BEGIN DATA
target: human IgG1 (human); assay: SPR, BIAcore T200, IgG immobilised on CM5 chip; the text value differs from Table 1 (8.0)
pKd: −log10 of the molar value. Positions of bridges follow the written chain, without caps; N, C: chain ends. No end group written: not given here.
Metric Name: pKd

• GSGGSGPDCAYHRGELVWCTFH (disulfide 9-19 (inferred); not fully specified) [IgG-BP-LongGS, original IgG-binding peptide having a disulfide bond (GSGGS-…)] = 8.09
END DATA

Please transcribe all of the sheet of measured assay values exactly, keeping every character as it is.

target: human IgG1 (human); assay: SPR, BIAcore T200, IgG immobilised on CM5 chip; the text value differs from Table 1 (8.0)
pKd: −log10 of the molar value. Positions of bridges follow the written chain, without caps; N, C: chain ends. No end group written: not given here.
Metric Name: pKd

• GSGGSGPDCAYHRGELVWCTFH (disulfide 9-19 (inferred); not fully specified) [IgG-BP-LongGS, original IgG-binding peptide having a disulfide bond (GSGGS-…)] = 8.09